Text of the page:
Replacing plugs at 180000 miles

chrysler

#1

My wife’s 2000 Chrysler Town and Country (3.1 V6) has 180,000 miles on the original plugs and wires. My mechanic has been bugging me to replace them, but after so many miles, I’m afraid they may snap off. The cars idles a little rough, but starts and runs OK. Should I have them replaced?


#2

Check your owners manual first but I think the plugs and wire replacement is way overdue.


#3

The issue is not going to get any better the longer you wait. They are past due for failure, and they will fail and you will have to deal with them then.


#4

Try One And See If It Comes Right Out. It Might Surprise You That Those Plugs Come Out Normally. I’ve Had Good Luck With Older, High Miles Chryslers With Factory Champions.

CSA


#5

I don’t actually think that you have much of a choice. As tardis said, they’re not getting better and they will have to be dealt with at some point.


#6

Eventually the wires and/or plugs will fail. It does not make a large amount of difference whether you do it now or latter except you may break down at less convenient time and pay for a tow also.


#7

yes you should have them replaced. No question about it, and if they break, there are ways to deal with that, and get them out. don’t hesitate. these kinds of things dont fix themselves.


#8

You are way past due. Likely you are using more fuel than you should right now, and are risking having a failure. Best bet is to have them replaced. A good mechanic is not likely to break them taking them out, but be sure to tell him or her ahead of time. If one breaks, them it is not the end of the word. It can be handled.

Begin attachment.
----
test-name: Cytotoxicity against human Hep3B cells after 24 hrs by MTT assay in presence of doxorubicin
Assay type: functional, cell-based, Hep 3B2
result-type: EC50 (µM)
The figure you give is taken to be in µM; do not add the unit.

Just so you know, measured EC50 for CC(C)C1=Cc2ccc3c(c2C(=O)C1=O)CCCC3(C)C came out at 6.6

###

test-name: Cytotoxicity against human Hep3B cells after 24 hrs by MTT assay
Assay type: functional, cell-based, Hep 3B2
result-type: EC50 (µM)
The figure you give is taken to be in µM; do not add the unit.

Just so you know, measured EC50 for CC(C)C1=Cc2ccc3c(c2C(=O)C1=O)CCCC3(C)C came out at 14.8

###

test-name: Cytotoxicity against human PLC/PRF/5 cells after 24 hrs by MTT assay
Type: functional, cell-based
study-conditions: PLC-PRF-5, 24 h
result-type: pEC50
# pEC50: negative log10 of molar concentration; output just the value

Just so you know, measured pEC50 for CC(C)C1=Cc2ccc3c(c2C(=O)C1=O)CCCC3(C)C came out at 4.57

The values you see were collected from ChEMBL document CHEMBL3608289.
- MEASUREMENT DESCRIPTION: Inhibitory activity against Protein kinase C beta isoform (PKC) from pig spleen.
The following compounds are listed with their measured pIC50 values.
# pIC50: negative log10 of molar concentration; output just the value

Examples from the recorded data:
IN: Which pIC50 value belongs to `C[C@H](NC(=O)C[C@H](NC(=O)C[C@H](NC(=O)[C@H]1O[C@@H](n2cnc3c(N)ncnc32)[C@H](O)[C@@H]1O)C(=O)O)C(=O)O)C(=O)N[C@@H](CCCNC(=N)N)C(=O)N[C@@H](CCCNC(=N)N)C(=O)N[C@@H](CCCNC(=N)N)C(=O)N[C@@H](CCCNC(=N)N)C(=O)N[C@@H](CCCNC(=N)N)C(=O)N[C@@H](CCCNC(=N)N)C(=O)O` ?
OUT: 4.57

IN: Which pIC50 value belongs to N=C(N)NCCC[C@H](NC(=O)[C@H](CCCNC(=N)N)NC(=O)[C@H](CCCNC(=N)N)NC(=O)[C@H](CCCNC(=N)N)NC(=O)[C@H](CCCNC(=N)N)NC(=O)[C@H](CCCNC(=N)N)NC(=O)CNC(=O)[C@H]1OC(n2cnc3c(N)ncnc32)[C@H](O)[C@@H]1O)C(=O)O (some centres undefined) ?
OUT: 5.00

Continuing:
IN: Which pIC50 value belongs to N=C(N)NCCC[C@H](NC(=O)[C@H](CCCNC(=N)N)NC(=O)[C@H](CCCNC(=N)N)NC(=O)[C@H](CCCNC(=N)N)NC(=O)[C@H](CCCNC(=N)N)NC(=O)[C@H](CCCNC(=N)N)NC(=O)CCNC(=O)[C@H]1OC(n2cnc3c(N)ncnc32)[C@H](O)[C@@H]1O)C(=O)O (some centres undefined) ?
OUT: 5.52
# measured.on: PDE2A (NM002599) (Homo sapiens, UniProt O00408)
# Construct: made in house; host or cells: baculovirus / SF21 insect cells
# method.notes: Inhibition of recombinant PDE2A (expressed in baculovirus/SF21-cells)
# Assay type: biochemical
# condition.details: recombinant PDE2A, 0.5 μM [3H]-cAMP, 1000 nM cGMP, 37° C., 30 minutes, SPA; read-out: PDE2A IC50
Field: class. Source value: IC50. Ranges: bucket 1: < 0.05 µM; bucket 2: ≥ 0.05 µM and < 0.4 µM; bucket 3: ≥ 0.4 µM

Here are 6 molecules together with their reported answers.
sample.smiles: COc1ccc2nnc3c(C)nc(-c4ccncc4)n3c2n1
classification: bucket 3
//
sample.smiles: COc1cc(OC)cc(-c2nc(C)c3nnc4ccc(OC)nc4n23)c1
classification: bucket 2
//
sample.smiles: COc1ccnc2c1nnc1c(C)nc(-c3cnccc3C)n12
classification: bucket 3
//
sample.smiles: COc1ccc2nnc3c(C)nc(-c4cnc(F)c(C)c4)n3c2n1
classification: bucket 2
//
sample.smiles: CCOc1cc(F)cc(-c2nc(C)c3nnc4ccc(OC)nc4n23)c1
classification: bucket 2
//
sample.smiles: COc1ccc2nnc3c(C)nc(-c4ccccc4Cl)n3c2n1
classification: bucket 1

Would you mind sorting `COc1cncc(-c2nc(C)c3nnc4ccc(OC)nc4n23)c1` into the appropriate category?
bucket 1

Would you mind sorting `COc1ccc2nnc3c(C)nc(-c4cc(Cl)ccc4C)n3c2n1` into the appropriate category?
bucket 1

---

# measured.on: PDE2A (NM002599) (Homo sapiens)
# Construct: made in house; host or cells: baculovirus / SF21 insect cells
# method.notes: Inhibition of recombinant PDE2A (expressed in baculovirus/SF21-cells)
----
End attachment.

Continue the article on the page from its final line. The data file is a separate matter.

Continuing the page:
Next time read the owner’s manual and follow the recommendations. :slight_smile:


#9

Thanks to everyone for the feedback. I may be mistaken, but since this is a transverse mounted engine, I think some of the plugs are not easily visible or accessible. What’s the best way to verify that ALL plugs were indeed changed?


#10

It is transverse mounted and the rear (of car - left side of engine) plugs are a bear.

The best way is to just use a shop that you know is reliable and trustworthy.

Short of that, you are entitled to ask to retain all of your own parts. So just tell them that you want your old plugs (I’d do the wires too) back. If you don’t want to create an atmosphere of assumed mistrust, just tell them you have a friend who wants to “read” them. (I actually always number each of my plugs by cylinder when I remove them so that I can “read” them and keep track of which one came from where).


#11

If the car is idling rough, then one of the wires of plugs has already worn out.
If they snap off, then that’s entirely on you for not replacing them when they are supposed to be changed, and you can’t fault the mechanic for your own errors.

Yes, you should have them replaced.
You already know that you need to have them replaced.
You’ve known for YEARS that you needed to replace them.

Just replace them.

BC.


#12

Please be more polite and professional if you’re going to post.


#13

Yes, by now you should be on your third set of plugs and second set of wires. Car manufacturers design these schedules to keep the engine running economically and clean so the vehicle meets fuel economy standards and tailpipe emissions standards.

The fact that the car still runs reasonably well at this mileage is because of the built-in safety factor to ensure good performance. Your vehicle will not pass any emission test in its current condition, and you gas mileage is problably deteriorated as well.


#14

As a regular here, I’d say this is pretty polite and professional. There are no personal attacks here, just an observation that you caused the problem through neglect, which is accurate.


#15

I agree with bladecutter. He told you like it is, and wasn’t impolite or unprofessional. At any rate if his post was offensive, it would’ve been removed by the web lackey.

Almost forgot. There was no 3.1L engine available for the T&C you have either a 3.3L or a 3.8L